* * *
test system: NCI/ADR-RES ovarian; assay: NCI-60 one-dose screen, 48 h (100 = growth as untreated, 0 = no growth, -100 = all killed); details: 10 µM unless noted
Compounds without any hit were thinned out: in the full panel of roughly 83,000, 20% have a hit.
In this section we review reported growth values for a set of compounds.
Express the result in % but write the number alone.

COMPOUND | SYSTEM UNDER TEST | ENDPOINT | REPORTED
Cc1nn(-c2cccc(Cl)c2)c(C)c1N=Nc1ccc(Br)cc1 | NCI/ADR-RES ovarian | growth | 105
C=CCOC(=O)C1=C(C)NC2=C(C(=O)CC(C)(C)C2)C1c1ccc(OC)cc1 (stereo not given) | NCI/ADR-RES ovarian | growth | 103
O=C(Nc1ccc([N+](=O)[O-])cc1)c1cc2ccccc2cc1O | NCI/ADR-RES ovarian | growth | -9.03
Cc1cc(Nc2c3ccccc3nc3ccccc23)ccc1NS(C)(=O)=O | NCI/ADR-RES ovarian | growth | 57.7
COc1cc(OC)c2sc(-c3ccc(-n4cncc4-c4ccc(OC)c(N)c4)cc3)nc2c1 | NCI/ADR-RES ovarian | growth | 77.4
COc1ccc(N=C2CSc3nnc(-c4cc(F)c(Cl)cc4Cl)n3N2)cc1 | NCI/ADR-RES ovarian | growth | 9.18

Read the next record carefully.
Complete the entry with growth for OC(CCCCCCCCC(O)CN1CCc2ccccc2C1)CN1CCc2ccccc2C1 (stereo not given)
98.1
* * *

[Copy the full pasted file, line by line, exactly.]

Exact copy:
test system: NCI/ADR-RES ovarian; assay: NCI-60 one-dose screen, 48 h (100 = growth as untreated, 0 = no growth, -100 = all killed); details: 10 µM unless noted
Compounds without any hit were thinned out: in the full panel of roughly 83,000, 20% have a hit.
In this section we review reported growth values for a set of compounds.
Express the result in % but write the number alone.

COMPOUND | SYSTEM UNDER TEST | ENDPOINT | REPORTED
Cc1nn(-c2cccc(Cl)c2)c(C)c1N=Nc1ccc(Br)cc1 | NCI/ADR-RES ovarian | growth | 105
C=CCOC(=O)C1=C(C)NC2=C(C(=O)CC(C)(C)C2)C1c1ccc(OC)cc1 (stereo not given) | NCI/ADR-RES ovarian | growth | 103
O=C(Nc1ccc([N+](=O)[O-])cc1)c1cc2ccccc2cc1O | NCI/ADR-RES ovarian | growth | -9.03
Cc1cc(Nc2c3ccccc3nc3ccccc23)ccc1NS(C)(=O)=O | NCI/ADR-RES ovarian | growth | 57.7
COc1cc(OC)c2sc(-c3ccc(-n4cncc4-c4ccc(OC)c(N)c4)cc3)nc2c1 | NCI/ADR-RES ovarian | growth | 77.4
COc1ccc(N=C2CSc3nnc(-c4cc(F)c(Cl)cc4Cl)n3N2)cc1 | NCI/ADR-RES ovarian | growth | 9.18

Read the next record carefully.
Complete the entry with growth for OC(CCCCCCCCC(O)CN1CCc2ccccc2C1)CN1CCc2ccccc2C1 (stereo not given)
98.1